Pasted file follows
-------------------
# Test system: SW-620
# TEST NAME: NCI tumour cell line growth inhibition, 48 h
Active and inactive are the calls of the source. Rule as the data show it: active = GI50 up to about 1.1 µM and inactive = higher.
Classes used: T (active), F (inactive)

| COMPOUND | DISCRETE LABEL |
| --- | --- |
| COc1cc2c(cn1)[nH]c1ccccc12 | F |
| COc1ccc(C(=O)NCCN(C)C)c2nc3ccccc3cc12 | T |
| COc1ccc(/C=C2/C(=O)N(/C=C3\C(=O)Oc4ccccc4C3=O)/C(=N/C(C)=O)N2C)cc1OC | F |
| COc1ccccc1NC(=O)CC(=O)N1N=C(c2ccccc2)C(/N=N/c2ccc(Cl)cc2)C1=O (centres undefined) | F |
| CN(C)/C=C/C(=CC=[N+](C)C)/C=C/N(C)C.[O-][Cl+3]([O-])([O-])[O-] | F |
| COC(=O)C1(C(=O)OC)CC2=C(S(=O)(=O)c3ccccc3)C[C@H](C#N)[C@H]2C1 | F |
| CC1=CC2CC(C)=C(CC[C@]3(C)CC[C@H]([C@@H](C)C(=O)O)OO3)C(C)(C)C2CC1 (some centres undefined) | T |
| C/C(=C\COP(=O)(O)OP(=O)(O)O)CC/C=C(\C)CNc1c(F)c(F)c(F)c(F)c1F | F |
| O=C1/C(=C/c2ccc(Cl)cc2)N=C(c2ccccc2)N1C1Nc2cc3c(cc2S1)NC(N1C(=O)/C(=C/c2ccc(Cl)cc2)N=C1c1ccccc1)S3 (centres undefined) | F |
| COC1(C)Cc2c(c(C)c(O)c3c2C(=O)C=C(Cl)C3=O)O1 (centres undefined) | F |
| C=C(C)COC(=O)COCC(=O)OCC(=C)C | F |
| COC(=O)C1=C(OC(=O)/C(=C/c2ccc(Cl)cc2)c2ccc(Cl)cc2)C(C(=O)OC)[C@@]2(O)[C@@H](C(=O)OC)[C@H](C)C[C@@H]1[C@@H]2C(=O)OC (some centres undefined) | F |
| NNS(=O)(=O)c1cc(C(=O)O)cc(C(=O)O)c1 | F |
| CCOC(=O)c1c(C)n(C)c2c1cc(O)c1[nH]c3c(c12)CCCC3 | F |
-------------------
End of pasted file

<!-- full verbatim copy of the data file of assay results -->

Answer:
# Test system: SW-620
# TEST NAME: NCI tumour cell line growth inhibition, 48 h
Active and inactive are the calls of the source. Rule as the data show it: active = GI50 up to about 1.1 µM and inactive = higher.
Classes used: T (active), F (inactive)

| COMPOUND | DISCRETE LABEL |
| --- | --- |
| COc1cc2c(cn1)[nH]c1ccccc12 | F |
| COc1ccc(C(=O)NCCN(C)C)c2nc3ccccc3cc12 | T |
| COc1ccc(/C=C2/C(=O)N(/C=C3\C(=O)Oc4ccccc4C3=O)/C(=N/C(C)=O)N2C)cc1OC | F |
| COc1ccccc1NC(=O)CC(=O)N1N=C(c2ccccc2)C(/N=N/c2ccc(Cl)cc2)C1=O (centres undefined) | F |
| CN(C)/C=C/C(=CC=[N+](C)C)/C=C/N(C)C.[O-][Cl+3]([O-])([O-])[O-] | F |
| COC(=O)C1(C(=O)OC)CC2=C(S(=O)(=O)c3ccccc3)C[C@H](C#N)[C@H]2C1 | F |
| CC1=CC2CC(C)=C(CC[C@]3(C)CC[C@H]([C@@H](C)C(=O)O)OO3)C(C)(C)C2CC1 (some centres undefined) | T |
| C/C(=C\COP(=O)(O)OP(=O)(O)O)CC/C=C(\C)CNc1c(F)c(F)c(F)c(F)c1F | F |
| O=C1/C(=C/c2ccc(Cl)cc2)N=C(c2ccccc2)N1C1Nc2cc3c(cc2S1)NC(N1C(=O)/C(=C/c2ccc(Cl)cc2)N=C1c1ccccc1)S3 (centres undefined) | F |
| COC1(C)Cc2c(c(C)c(O)c3c2C(=O)C=C(Cl)C3=O)O1 (centres undefined) | F |
| C=C(C)COC(=O)COCC(=O)OCC(=C)C | F |
| COC(=O)C1=C(OC(=O)/C(=C/c2ccc(Cl)cc2)c2ccc(Cl)cc2)C(C(=O)OC)[C@@]2(O)[C@@H](C(=O)OC)[C@H](C)C[C@@H]1[C@@H]2C(=O)OC (some centres undefined) | F |
| NNS(=O)(=O)c1cc(C(=O)O)cc(C(=O)O)c1 | F |
| CCOC(=O)c1c(C)n(C)c2c1cc(O)c1[nH]c3c(c12)CCCC3 | F |